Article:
After increasing pressure from world-wide protests held by environmental activists, the UK has became the first nation to call for a climate emergency.
In response to the surge in climate change protests across the country, Labour leader Jeremy Corbyn stated: “The inspiring climate activism we have seen in recent weeks must serve as a massive and necessary wake-up call for rapid dramatic action.”
This wake up call followed a visit from teenage campaigner, Greta Thunberg, who addressed over 200 MPs for their inaction on the climate crisis.
Environment Secretary Michael Gove stated that he felt “responsibility and guilt” suggesting the speech may have shaken politicians to act.
MPs have backed Jeremy Corbyn’s opposition motion to cut global emissions to ‘45%’ by 2030, the same year in which the UN warns global temperatures will pass 1.5C. At this level, the catastrophic effects to our habitat will become irreversible and unmanageable. The motion hopes to reduce emissions to a ‘net zero’ by 2050.
During the debate, Michael Gove stated: “We recognise the situation we face is an emergency, it is a crisis, it is a threat that all of us have to meet.”
Corbyn advocated for strong government involvement with a “green industrial revolution” but the details on this are unclear.
So what action should we actually take in order to meet these targets?
Recommendations submitted by the Committee on Climate Change, which Theresa May’s government is expected to adopt, include a nationwide investment in renewable energy and the electrification of transport, heating and everyday appliances.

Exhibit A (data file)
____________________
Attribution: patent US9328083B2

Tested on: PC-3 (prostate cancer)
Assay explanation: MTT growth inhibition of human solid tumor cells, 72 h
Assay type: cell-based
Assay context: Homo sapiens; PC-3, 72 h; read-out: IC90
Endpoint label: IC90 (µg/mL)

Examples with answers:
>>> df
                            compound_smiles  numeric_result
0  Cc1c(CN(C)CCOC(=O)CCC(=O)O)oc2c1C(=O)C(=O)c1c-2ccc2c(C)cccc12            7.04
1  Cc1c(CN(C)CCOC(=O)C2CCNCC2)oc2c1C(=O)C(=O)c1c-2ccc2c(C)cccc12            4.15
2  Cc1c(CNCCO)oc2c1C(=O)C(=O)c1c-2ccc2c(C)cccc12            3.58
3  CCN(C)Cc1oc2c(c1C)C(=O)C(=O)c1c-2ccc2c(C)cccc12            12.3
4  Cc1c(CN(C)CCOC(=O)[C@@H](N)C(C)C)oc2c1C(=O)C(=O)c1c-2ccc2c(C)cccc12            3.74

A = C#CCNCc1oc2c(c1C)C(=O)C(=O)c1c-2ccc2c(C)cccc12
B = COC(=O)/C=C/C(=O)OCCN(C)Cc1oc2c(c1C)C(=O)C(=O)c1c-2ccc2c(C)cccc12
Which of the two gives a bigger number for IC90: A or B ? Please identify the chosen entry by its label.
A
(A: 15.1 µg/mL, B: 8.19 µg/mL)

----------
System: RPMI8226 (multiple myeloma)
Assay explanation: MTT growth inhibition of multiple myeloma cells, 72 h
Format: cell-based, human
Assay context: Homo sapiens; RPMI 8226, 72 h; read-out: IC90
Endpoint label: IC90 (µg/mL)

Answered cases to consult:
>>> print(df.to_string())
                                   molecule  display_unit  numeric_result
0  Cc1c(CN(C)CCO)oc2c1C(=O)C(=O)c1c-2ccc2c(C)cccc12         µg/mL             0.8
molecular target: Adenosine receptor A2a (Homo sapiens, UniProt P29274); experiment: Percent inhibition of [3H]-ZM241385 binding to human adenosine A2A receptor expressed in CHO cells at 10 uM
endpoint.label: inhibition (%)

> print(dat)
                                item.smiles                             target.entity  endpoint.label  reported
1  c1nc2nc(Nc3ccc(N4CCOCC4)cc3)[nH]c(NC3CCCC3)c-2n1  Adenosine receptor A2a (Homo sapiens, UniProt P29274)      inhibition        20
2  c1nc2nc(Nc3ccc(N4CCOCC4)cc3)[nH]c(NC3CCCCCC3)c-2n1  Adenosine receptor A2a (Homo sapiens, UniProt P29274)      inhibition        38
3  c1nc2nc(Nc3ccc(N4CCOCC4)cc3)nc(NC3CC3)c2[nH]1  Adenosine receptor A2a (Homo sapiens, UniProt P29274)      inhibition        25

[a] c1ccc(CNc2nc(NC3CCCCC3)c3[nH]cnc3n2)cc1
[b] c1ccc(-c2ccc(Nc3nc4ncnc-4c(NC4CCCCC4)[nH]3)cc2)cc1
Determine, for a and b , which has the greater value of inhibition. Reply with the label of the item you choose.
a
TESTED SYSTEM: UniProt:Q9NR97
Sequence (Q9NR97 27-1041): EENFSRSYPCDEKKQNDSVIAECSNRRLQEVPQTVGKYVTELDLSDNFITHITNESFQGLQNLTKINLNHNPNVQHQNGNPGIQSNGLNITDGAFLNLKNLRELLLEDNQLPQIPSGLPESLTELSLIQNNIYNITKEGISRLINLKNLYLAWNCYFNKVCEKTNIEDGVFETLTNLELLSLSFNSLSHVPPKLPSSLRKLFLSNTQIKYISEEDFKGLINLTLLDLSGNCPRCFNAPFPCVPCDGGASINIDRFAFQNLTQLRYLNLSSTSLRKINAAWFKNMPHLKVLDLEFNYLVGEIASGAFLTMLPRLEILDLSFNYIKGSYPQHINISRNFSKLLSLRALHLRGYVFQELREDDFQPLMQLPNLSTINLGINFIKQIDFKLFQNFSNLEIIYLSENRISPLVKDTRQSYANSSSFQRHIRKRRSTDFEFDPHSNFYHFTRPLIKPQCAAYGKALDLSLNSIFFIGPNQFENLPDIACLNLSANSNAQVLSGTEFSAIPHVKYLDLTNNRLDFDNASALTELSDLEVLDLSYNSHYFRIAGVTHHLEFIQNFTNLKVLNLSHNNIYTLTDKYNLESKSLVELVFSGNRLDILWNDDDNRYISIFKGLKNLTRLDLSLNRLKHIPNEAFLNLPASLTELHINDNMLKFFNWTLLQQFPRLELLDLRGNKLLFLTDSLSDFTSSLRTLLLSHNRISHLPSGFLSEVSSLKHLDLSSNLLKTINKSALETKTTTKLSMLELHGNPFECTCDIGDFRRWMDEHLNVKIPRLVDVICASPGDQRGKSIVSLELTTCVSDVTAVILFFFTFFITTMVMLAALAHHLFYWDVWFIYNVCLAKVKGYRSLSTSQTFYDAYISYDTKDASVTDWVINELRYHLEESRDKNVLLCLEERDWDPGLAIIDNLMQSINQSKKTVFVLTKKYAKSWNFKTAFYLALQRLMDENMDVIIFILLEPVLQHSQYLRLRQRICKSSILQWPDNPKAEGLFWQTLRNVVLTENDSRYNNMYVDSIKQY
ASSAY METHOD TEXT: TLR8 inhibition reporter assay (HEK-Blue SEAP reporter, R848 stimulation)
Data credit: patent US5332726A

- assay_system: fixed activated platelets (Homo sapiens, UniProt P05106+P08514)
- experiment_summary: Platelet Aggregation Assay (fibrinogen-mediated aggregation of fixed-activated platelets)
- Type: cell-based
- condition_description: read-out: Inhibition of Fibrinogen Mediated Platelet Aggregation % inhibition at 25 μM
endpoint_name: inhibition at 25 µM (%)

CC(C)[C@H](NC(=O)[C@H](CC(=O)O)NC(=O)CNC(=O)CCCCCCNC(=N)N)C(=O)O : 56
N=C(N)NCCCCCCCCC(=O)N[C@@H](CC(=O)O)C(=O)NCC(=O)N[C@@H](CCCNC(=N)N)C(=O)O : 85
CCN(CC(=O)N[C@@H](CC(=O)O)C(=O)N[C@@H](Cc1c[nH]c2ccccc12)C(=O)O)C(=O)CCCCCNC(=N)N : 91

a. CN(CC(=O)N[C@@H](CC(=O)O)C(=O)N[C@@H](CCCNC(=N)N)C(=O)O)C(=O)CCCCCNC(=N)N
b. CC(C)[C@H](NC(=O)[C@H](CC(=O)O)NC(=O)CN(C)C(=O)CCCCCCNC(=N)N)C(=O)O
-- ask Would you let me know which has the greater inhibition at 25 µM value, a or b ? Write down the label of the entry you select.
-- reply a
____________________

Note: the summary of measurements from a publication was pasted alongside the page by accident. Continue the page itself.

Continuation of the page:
The report also encourages the general public to cut down on their red meat and diary consumption. No doubt, these changes will have a significant impact on the reduction of the UK’s carbon emissions.
However, if we are to truly treat climate change as the existential threat that it is, we must recognise that these adjustments alone will fail to meet UN targets. If we are to prevent ecological collapse, we must recognise that its causes are more concentrated and identifiable than the committee would have us believe.
According to the Carbon Major’s Report, 71% of all carbon emissions in the past twenty years are caused by just 100 companies. They have collectively produced 923 gigatonnes of carbon-dioxide equivalent since 1988. This is half of total greenhouse gas emissions since the dawn of the industrial revolution.
It is not enough to just use recycling bins, go vegan or add a 10p coffee cup charge at Starbucks. Climate change has a face. It’s companies like ExxonMobil, Shell, BP and Marathon Oil or any complicit government that chooses profit over survival.
During her first year as Prime Minister, Theresa May accepted over £390,000 in party donations from the executives of oil companies such as Vitrol and Petrofac. In their following 2017 manifesto, the party stated that they would ‘build on the unprecedented support already provided to the oil and gas sector.’
Time will tell how dedicated to the climate emergency the government really is – but with a history of strengthening the positions of polluter companies, how serious can a ‘guilty’ Michael Gove really be?
If the UK really is to lead the war on climate change, it needs to combat the influence of corporate interests in politics – or their efforts will be for nothing.